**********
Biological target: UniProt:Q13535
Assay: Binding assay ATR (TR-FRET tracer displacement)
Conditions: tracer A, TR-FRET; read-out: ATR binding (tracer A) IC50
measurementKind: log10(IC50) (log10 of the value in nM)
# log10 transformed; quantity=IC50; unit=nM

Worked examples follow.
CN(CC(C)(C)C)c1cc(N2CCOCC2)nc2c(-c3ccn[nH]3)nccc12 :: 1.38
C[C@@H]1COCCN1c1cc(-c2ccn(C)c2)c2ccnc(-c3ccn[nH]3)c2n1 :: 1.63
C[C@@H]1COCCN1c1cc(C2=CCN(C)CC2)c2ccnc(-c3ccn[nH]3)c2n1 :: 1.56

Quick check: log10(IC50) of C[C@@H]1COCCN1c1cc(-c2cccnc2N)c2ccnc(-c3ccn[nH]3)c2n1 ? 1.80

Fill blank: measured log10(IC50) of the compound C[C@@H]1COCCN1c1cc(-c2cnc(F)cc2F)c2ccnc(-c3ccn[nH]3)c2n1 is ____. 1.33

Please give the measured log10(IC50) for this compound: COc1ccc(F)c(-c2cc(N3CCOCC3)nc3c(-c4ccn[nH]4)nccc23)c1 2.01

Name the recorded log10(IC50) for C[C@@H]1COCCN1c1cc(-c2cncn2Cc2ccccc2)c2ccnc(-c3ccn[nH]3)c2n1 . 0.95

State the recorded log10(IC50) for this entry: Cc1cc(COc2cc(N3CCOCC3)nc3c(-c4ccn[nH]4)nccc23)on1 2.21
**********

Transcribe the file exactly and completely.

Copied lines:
Biological target: UniProt:Q13535
Assay: Binding assay ATR (TR-FRET tracer displacement)
Conditions: tracer A, TR-FRET; read-out: ATR binding (tracer A) IC50
measurementKind: log10(IC50) (log10 of the value in nM)
# log10 transformed; quantity=IC50; unit=nM

Worked examples follow.
CN(CC(C)(C)C)c1cc(N2CCOCC2)nc2c(-c3ccn[nH]3)nccc12 :: 1.38
C[C@@H]1COCCN1c1cc(-c2ccn(C)c2)c2ccnc(-c3ccn[nH]3)c2n1 :: 1.63
C[C@@H]1COCCN1c1cc(C2=CCN(C)CC2)c2ccnc(-c3ccn[nH]3)c2n1 :: 1.56

Quick check: log10(IC50) of C[C@@H]1COCCN1c1cc(-c2cccnc2N)c2ccnc(-c3ccn[nH]3)c2n1 ? 1.80

Fill blank: measured log10(IC50) of the compound C[C@@H]1COCCN1c1cc(-c2cnc(F)cc2F)c2ccnc(-c3ccn[nH]3)c2n1 is ____. 1.33

Please give the measured log10(IC50) for this compound: COc1ccc(F)c(-c2cc(N3CCOCC3)nc3c(-c4ccn[nH]4)nccc23)c1 2.01

Name the recorded log10(IC50) for C[C@@H]1COCCN1c1cc(-c2cncn2Cc2ccccc2)c2ccnc(-c3ccn[nH]3)c2n1 . 0.95

State the recorded log10(IC50) for this entry: Cc1cc(COc2cc(N3CCOCC3)nc3c(-c4ccn[nH]4)nccc23)on1 2.21